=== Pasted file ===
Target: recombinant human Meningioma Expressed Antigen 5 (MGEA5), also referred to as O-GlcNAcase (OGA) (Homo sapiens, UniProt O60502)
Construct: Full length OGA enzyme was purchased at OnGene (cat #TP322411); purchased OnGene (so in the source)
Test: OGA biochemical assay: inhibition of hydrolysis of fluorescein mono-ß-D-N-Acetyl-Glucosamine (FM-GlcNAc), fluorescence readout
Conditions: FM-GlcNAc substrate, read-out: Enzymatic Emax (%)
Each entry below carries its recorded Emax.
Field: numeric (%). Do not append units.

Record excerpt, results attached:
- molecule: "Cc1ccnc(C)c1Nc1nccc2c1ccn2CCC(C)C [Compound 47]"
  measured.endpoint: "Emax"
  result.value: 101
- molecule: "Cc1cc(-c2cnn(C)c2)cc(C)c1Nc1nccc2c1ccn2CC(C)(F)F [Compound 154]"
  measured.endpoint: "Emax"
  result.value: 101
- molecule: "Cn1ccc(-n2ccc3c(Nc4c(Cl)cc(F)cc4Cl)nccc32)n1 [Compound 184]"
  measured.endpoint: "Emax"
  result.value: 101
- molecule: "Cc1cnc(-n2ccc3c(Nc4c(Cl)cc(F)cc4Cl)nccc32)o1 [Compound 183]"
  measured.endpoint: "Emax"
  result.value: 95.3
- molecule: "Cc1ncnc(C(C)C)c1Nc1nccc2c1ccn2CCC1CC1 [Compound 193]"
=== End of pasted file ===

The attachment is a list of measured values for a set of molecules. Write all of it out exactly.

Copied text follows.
Target: recombinant human Meningioma Expressed Antigen 5 (MGEA5), also referred to as O-GlcNAcase (OGA) (Homo sapiens, UniProt O60502)
Construct: Full length OGA enzyme was purchased at OnGene (cat #TP322411); purchased OnGene (so in the source)
Test: OGA biochemical assay: inhibition of hydrolysis of fluorescein mono-ß-D-N-Acetyl-Glucosamine (FM-GlcNAc), fluorescence readout
Conditions: FM-GlcNAc substrate, read-out: Enzymatic Emax (%)
Each entry below carries its recorded Emax.
Field: numeric (%). Do not append units.

Record excerpt, results attached:
- molecule: "Cc1ccnc(C)c1Nc1nccc2c1ccn2CCC(C)C [Compound 47]"
  measured.endpoint: "Emax"
  result.value: 101
- molecule: "Cc1cc(-c2cnn(C)c2)cc(C)c1Nc1nccc2c1ccn2CC(C)(F)F [Compound 154]"
  measured.endpoint: "Emax"
  result.value: 101
- molecule: "Cn1ccc(-n2ccc3c(Nc4c(Cl)cc(F)cc4Cl)nccc32)n1 [Compound 184]"
  measured.endpoint: "Emax"
  result.value: 101
- molecule: "Cc1cnc(-n2ccc3c(Nc4c(Cl)cc(F)cc4Cl)nccc32)o1 [Compound 183]"
  measured.endpoint: "Emax"
  result.value: 95.3
- molecule: "Cc1ncnc(C(C)C)c1Nc1nccc2c1ccn2CCC1CC1 [Compound 193]"